Diamonds in the Sky — Can We Use Nanoscience to Engineer a Cooler Planet?

Despite recent efforts to combat global climate change, we are a long way from reaching internationally recognized climate change milestones. According to the Nationals Resource Defense Council, the U.S. needs to shift its energy consumption to 80% renewable sources by 2050 to meet the goals set out by the Paris Climate Accord. While electricity generation from renewable energy is set to overtake coal in the next 10–20 years, the most recent projections by the U.S. Energy Information Administration anticipate only reaching 40% renewable energy production by 2050, well short of the Paris benchmarks, which have already been routinely criticized within the scientific community as not going far enough.[1] In fact, as of 2017, all major industrialized nations were lagging behind their climate pledges.[2]

As climate change discussions become increasingly prominent in our public discourse, more and more seemingly outlandish potential solutions are cropping up. Among these include the sequestering of carbon dioxide in rocks or the sea floor, the spraying of water or sulphate particles into the atmosphere to mimic the cooling effects of volcanic ash, or the sending of giant mirrors into orbit to reflect sunlight before it reaches earth.[3] Some of these have been harshly criticized as being unrealistic or ill-considered, but one has begun to garner serious consideration. In a previous post, I described some of the unique interactions between light and nano-sized particles, manifest as a color-changing behavior in ancient Roman dichroic glass. It turns out that these types of nanoscale particles may have implications for geoengineering as well.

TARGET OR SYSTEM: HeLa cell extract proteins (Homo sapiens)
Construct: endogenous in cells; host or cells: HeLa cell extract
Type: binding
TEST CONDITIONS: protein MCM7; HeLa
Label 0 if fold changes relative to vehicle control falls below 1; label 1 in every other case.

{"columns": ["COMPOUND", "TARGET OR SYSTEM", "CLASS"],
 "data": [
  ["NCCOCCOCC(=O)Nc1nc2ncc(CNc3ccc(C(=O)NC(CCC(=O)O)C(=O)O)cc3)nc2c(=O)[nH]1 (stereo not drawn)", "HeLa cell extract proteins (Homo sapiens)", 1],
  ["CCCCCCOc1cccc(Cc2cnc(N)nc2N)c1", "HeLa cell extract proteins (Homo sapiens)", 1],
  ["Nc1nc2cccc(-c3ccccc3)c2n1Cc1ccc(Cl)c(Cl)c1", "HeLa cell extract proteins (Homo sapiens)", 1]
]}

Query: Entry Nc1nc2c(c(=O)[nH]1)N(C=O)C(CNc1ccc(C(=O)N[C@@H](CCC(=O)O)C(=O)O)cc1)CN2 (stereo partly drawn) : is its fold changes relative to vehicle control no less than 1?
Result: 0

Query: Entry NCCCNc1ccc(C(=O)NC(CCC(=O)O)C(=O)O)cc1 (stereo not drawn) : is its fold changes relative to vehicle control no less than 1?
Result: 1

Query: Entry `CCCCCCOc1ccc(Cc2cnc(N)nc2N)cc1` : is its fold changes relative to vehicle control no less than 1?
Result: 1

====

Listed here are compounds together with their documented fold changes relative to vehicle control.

Based on previous observations of large scale cooling (nearly one degree Farenheit) after the eruption of Mount Pinatubo in the Philippines in 1991, scientists have proposed injecting sulphate aerosols (released in large quantities during eruptions) into the upper atmosphere in order to mimic the cooling effects that accompany large eruptions. Sulphate particles act as scattering centers, scattering away solar radiation and thereby limiting the amount absorbed by the Earth and trapped in the atmosphere. However, this process is not without significant drawbacks. Sulphate particles may be effective at scattering light, but they also introduce a host of unwanted behaviors. Sulphates in the upper atmosphere may be converted into sulphuric acid, which may further corrode the ozone layer. Additionally, scientists note that to achieve the 2% reduction in total irradiance (light reaching the Earth) required to offset current warming trends using sulphates, the attendant scattering behavior would result in a significant increase in white light (not total) irradiation. Due to forward scattering from these particles, they may also increase the ratio of diffuse to direct radiation reaching the surface, which would be beneficial for plant growth but would limit solar cell performance; a mixed bag as far as green energy is concerned.[4]

Scientists have recently proposed injecting sulphate aerosols into the upper atmosphere to counteract global warming.